For Nevada residents who want a head start on estate planning but still want to have access to their wealth, a domestic asset protection trust may be something to consider. The DAPT is an irrevocable trust that lets the creator retain a number of powers over funds and wealth. The DAPT also offers protection against creditors.
The DAPT is irrevocable, which means it cannot be removed once it's in place. Though the creator and any trust partners may have some power to make changes within the trust, the trust itself holds for the designated period, making it essential that individuals understand estate planning needs prior to entering a DAPT.
One reason to engage in a DAPT is to protect wealth from future financial situations. Assets within a trust cannot be touched by creditors except in certain situations. Funds within a DAPT are not fully protected for two years. During the first two years of the trust, if a creditor can show that the trust was created as an act of fraud or in bad faith, then the creditor may gain access to the wealth. Specifically, the creditor would need to show that the trust was created as a way to avoid paying those owed.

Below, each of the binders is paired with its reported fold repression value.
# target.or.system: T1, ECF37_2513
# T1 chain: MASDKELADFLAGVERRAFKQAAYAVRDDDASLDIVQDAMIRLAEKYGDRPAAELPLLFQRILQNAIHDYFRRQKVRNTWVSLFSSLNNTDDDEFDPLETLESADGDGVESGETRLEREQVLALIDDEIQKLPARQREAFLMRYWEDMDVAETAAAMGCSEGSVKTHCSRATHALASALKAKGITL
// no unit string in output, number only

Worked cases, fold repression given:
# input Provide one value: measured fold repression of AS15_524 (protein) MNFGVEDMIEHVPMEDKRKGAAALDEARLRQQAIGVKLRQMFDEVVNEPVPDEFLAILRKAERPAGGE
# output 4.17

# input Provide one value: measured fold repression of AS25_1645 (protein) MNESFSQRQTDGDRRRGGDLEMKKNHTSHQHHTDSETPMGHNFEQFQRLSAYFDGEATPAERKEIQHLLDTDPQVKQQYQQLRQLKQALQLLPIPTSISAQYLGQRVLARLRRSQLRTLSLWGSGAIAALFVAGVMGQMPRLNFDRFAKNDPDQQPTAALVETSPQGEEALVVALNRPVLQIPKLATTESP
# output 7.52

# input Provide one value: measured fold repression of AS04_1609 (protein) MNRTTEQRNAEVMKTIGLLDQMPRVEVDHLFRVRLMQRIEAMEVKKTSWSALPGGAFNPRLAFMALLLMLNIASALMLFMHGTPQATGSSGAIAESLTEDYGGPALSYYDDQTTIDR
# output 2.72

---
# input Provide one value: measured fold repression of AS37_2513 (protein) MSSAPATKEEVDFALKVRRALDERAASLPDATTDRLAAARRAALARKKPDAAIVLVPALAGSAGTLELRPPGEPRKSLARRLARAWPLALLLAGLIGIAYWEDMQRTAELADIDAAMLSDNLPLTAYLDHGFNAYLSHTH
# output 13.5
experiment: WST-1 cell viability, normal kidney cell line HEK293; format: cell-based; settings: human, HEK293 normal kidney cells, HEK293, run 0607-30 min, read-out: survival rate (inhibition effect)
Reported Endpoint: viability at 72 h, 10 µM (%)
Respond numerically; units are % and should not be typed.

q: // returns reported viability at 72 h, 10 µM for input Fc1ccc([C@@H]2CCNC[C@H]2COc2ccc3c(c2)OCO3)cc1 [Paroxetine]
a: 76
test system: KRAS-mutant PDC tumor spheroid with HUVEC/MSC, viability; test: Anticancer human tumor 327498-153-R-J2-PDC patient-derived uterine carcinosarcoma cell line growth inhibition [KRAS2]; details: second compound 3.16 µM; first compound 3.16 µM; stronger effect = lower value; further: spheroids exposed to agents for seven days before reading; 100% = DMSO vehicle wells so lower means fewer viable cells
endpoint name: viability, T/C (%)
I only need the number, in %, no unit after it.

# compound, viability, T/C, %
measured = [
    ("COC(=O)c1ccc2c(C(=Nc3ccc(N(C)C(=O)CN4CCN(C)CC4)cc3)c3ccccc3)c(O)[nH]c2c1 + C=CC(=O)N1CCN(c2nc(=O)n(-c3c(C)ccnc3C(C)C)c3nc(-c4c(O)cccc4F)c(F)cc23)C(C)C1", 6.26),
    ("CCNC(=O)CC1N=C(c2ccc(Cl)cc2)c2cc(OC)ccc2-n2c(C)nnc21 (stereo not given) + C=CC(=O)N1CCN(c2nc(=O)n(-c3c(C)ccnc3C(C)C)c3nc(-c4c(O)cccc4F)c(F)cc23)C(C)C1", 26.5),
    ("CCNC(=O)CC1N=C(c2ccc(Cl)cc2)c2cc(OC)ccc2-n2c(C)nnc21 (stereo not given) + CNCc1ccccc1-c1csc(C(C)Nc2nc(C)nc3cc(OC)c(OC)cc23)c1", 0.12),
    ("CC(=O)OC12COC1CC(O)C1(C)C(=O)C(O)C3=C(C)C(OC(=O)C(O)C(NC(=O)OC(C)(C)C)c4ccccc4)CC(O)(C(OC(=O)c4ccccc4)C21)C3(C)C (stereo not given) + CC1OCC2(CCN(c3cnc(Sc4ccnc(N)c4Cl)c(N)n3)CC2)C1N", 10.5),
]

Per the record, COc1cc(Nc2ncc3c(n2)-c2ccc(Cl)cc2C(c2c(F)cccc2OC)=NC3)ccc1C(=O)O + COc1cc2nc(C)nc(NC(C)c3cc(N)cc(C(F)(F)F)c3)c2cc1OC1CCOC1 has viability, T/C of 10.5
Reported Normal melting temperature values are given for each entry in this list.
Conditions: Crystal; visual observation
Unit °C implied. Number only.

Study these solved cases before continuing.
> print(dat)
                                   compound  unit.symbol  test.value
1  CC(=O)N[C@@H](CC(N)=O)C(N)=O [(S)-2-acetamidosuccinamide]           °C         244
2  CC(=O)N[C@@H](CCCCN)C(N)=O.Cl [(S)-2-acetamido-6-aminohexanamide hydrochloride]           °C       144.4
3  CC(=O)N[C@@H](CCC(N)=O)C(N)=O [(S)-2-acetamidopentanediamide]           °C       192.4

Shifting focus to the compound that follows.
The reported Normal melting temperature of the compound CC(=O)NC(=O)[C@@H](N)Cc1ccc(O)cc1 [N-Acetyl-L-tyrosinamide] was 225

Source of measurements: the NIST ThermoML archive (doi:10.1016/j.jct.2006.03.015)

Outside of such a situation, creditors and others could not gain access to money held in a trust, which protects it for future generations. A DAPT also allows disbursement of trust funds in regulated ways, letting individuals fund retirement years or ensure financial security of young children or heirs.
Estate planning documents can be complex regardless of the amount of wealth you've accrued. Seeking education about all your options helps ensure your future as well as the financial stability of heirs.
Source: Forbes, "How To Use a Nevada Asset Protection Trust To Safeguard Your Assets" Robert Pagliarini, May. 21, 2014